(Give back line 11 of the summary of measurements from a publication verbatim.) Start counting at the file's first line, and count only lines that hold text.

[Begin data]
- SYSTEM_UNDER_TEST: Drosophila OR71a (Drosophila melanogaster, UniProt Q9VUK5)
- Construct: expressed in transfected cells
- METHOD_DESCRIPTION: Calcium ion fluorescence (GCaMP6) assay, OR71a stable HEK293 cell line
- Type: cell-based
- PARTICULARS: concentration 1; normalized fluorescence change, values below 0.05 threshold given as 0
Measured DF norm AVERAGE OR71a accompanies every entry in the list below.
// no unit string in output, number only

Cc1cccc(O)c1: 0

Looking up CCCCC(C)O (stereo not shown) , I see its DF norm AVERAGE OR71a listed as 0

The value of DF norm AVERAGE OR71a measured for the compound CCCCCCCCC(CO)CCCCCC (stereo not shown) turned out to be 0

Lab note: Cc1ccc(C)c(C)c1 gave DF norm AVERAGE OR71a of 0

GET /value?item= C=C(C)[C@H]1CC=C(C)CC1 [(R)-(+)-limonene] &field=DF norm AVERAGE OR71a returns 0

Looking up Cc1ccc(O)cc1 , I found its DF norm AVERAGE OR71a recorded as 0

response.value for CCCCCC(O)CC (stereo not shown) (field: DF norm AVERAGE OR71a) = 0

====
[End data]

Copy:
Lab note: Cc1ccc(C)c(C)c1 gave DF norm AVERAGE OR71a of 0